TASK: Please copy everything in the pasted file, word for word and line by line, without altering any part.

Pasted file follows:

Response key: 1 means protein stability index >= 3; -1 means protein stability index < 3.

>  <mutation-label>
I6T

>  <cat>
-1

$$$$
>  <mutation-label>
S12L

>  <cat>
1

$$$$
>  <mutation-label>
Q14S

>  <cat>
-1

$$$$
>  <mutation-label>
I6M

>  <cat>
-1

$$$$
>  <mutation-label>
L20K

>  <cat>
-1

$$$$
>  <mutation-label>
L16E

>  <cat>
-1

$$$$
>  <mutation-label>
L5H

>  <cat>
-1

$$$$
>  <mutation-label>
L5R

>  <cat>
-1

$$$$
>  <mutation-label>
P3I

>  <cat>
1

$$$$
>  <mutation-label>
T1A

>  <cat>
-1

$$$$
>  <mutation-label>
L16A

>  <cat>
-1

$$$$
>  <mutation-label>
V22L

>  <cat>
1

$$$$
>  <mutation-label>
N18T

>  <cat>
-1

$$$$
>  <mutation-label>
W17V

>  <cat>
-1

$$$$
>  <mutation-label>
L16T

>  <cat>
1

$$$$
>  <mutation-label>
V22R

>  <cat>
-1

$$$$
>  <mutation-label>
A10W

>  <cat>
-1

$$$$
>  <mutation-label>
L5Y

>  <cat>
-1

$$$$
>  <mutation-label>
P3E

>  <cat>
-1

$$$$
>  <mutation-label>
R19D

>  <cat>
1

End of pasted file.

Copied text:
Response key: 1 means protein stability index >= 3; -1 means protein stability index < 3.

>  <mutation-label>
I6T

>  <cat>
-1

$$$$
>  <mutation-label>
S12L

>  <cat>
1

$$$$
>  <mutation-label>
Q14S

>  <cat>
-1

$$$$
>  <mutation-label>
I6M

>  <cat>
-1

$$$$
>  <mutation-label>
L20K

>  <cat>
-1

$$$$
>  <mutation-label>
L16E

>  <cat>
-1

$$$$
>  <mutation-label>
L5H

>  <cat>
-1

$$$$
>  <mutation-label>
L5R

>  <cat>
-1

$$$$
>  <mutation-label>
P3I

>  <cat>
1

$$$$
>  <mutation-label>
T1A

>  <cat>
-1

$$$$
>  <mutation-label>
L16A

>  <cat>
-1

$$$$
>  <mutation-label>
V22L

>  <cat>
1

$$$$
>  <mutation-label>
N18T

>  <cat>
-1

$$$$
>  <mutation-label>
W17V

>  <cat>
-1

$$$$
>  <mutation-label>
L16T

>  <cat>
1

$$$$
>  <mutation-label>
V22R

>  <cat>
-1

$$$$
>  <mutation-label>
A10W

>  <cat>
-1

$$$$
>  <mutation-label>
L5Y

>  <cat>
-1

$$$$
>  <mutation-label>
P3E

>  <cat>
-1

$$$$
>  <mutation-label>
R19D

>  <cat>
1